What are we to make of such statements?  Obviously, some fraction of the population had actively to support the dictators – the political goon squads and secret police, at a minimum, had to be staffed.  But what constitutes “an important fraction”?  Five percent?  Fifty percent?  Given the lack of data provided by Overy, we immediately slam into a theoretical wall:  no one has the slightest idea what the minimum number of thugs and zealots required to terrorize a modern nation happens to be.  All we can do, then, is look at such facts as we do have in each case, and see if we can arrive at a reasonable guess.

In Germany, as I noted, a truly “important fraction” of the population voted for Adolf Hitler to become president.  After his rise to power, no significant internal opposition, whether peaceful or violent, manifested itself.  Leftwing thugs, evident in large numbers before 1933, either ended up in prison camps or switched uniforms.

Lack of organized resistance, it should be said, fits the pattern of totalitarian regimes.  The risk is too high, the cost too terrible.  Yet German workers watched their living standards erode without protest.  German males went off to an endless and ultimately disastrous war, fighting valiantly to the end.  Desertion was rare.  Emigration was largely limited to Jews, intellectuals, and artists.

Matters stand differently with the Soviet Union.  The Bolsheviks came to power in a military coup.  The elections they held after achieving power went badly, and were disregarded.  Stalin faced a violent, if uncoordinated, revolt of the farmers, during the collectivization campaign.  It was drowned in blood.  Soviet soldiers deserted in large numbers, and some enlisted on the German side.  This was partly a factor of ethnic hatreds, but the Nazis, according to Overy, raised two divisions of ethnic Russians from their pool of POWs.  Stalin’s successor, Khrushchev, considered the adulation of the great man “nauseatingly false.”   Khrushchev, who had been deeply implicated in the crimes of the regime, described their psychological effect on good communists:  “insecurity, fear, and even desperation.”  One can only guess how ordinary Russians felt.

Stalinism has endured long after Stalin’s death, long after Khrushchev’s secret speech.  Nowhere do I find an indicator of broad enthusiasm or devotion.  We can ignore nationalist rebellions in places like Poland and Hungary that were essentially colonies of the Soviet Union.  But if we turn to Cuba, we observe more than a million escapees.  And if we look to North Korea, and the tormenting and starving of an entire population, we must begin to wonder whether that “important fraction” mentioned by Overy can be a very small number indeed, armed with technology, cunning, and an absolute ruthlessness.

I have no idea.  I can only guess.  Provisionally, from the scant evidence, it would appear that the German population was complicit in the crimes of Adolf Hitler.  Large numbers supported him, willingly carried out murder and destruction, and defended to the death the system he imposed on them.  Evil, in this case, attaches to persons – Hitler, the Nazis, “good Germans” – who made monstrous choices at a given time.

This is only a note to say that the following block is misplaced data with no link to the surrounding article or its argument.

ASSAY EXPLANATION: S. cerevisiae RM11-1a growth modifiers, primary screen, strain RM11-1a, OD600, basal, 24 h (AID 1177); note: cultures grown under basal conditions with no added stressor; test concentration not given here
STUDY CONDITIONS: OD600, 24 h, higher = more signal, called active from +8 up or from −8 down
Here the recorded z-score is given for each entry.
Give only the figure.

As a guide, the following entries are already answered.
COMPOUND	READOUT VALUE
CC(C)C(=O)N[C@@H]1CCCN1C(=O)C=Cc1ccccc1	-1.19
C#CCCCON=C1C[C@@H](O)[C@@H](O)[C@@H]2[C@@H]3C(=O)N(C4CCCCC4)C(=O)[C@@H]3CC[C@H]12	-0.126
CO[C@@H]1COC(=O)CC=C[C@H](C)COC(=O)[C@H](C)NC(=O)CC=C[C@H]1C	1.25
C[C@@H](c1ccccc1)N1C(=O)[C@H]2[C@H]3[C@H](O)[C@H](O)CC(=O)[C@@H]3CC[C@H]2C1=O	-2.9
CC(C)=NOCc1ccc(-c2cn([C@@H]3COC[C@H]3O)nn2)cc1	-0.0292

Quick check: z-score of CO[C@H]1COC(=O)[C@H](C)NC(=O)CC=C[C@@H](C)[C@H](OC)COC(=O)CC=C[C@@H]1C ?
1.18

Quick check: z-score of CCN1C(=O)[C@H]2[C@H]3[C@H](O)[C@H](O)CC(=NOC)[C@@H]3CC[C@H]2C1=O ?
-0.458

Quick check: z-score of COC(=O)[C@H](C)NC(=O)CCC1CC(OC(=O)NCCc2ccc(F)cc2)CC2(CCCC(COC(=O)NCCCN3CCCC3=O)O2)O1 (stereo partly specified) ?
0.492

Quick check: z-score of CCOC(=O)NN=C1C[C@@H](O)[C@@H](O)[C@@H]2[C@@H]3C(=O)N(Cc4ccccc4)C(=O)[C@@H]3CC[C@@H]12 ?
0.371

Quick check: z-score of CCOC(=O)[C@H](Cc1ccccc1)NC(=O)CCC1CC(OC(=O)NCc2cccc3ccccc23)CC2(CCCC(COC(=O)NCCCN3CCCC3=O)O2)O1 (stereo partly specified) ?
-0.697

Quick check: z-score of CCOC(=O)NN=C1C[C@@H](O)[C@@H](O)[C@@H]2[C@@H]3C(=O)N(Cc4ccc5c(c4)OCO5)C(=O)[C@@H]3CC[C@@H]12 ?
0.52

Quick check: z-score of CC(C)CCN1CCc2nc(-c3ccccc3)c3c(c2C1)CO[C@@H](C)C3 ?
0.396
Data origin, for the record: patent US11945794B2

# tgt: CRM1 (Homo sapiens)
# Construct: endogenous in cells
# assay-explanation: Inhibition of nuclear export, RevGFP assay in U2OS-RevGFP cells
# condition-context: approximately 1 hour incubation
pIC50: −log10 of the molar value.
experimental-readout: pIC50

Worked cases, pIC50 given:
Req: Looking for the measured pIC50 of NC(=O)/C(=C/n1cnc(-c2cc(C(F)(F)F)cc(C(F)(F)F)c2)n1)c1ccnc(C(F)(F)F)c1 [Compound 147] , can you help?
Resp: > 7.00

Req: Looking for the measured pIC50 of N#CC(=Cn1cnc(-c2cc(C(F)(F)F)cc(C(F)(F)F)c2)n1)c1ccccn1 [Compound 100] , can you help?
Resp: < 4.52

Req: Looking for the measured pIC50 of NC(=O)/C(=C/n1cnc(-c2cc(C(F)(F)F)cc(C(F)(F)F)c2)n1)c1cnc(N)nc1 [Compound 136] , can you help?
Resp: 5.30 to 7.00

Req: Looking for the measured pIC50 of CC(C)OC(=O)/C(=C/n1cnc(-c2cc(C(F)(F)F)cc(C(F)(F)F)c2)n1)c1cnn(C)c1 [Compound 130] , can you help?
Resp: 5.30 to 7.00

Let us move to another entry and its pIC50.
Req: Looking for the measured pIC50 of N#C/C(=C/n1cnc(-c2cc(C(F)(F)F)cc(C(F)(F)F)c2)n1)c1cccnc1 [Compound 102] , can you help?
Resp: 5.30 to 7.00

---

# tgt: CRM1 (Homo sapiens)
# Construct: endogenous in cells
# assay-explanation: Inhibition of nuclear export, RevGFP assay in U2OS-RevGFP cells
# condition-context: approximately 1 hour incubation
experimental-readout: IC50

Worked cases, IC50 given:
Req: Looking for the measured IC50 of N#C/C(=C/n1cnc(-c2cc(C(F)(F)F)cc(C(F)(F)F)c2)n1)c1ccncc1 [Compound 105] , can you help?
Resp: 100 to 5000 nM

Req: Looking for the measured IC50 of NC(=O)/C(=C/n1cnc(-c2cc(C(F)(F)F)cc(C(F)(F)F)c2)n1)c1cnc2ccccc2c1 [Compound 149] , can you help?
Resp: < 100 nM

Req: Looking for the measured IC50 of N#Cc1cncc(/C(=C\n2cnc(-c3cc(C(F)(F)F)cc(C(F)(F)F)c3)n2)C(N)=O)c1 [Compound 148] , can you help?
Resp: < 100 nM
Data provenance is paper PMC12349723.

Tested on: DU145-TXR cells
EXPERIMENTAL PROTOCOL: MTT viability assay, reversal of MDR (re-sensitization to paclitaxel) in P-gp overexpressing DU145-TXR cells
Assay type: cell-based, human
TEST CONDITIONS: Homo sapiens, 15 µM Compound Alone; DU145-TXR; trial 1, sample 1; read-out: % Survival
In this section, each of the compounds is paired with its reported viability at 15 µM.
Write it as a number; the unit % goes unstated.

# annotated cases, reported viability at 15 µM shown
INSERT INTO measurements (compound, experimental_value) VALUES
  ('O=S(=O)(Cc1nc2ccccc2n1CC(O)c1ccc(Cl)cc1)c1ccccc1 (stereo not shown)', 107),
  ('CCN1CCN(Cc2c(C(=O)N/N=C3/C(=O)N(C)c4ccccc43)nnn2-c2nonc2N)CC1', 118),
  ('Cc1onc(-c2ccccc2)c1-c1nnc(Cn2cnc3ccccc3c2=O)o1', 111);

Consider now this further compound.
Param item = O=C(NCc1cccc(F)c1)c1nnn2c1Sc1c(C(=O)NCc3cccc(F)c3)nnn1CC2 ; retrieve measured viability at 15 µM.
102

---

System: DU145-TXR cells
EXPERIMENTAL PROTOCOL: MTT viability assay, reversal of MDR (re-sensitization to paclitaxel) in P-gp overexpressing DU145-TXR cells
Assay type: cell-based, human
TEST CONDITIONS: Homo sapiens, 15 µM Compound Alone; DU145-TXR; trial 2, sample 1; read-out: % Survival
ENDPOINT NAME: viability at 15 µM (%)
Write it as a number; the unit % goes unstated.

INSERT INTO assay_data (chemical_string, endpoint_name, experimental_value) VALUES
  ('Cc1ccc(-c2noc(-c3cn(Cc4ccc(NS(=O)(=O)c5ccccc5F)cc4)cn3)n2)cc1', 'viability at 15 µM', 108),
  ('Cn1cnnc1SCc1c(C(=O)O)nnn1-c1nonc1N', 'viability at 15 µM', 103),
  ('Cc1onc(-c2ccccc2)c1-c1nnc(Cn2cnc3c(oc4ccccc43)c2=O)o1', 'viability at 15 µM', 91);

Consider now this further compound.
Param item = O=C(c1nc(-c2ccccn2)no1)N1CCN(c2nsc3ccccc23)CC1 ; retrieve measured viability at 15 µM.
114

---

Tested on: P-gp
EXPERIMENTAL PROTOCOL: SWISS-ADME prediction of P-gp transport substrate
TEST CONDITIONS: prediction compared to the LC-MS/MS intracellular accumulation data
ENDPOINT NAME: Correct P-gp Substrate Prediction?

I find it much more difficult to pass a similar judgment on the Russian people.  Anecdotal support of Stalin can be gathered in bulk, but that falls in the same category as Hitler’s referendums:  ritual genuflection, inspired by motives unknown.  Certainly, the Gulags were almost as efficiently run as the Nazi concentration camps.  How was that possible, without a minimum of support?  But here we once again run into our theoretical wall:  how many jailers are required to cow and demoralize a population of 150 million?  We can’t say.

We know that, all things being equal, people tend to obey the commands of power; and historically, it may be, the Russians tended to obey somewhat faster than most.  We also know that people like to live, not die, and live happily, not in misery, and that if the cost of survival is acceptance of monstrous evil, or even complicity in it, many people will look away and accept and live, and a smaller number will join in murder and try to conceal or forget or rationalize.

These actions, whatever their moral worth, are done out of weakness, not enthusiasm or devotion.  On occasion, dissenting from his own theme, Overy appears to glimpse the tragedy of human weakness:  “Most people…neither opposed nor wildly applauded but adapted their expectations to existing possibilities.”

If my guess is correct, the Russian people were more victims than accomplices in the crimes of their masters.  But it follows, too, that Stalin was less original in his guilt than Hitler:  he inherited his apparatus of terror from Lenin, and only put it to more extreme use.  So, later, did Mao in China, and Pol Pot in Cambodia; so does Kim Jong Il to this very day.

Between the 1917 coup and the end of the Russian civil war, the Bolsheviks engineered the most effective machinery in history for the domination by a minority of huge populations.  The moral horror is in the system, which began before Hitler and is still with us today, having spread like a plague across continents and cultures.  If guilt falls on the evil geniuses, like Stalin, who wielded the system to destroy tens of millions of lives, complicity must pertain to those who first built it, and others who promoted and defended it without compulsion, or failed to expose and condemn it when free to do so.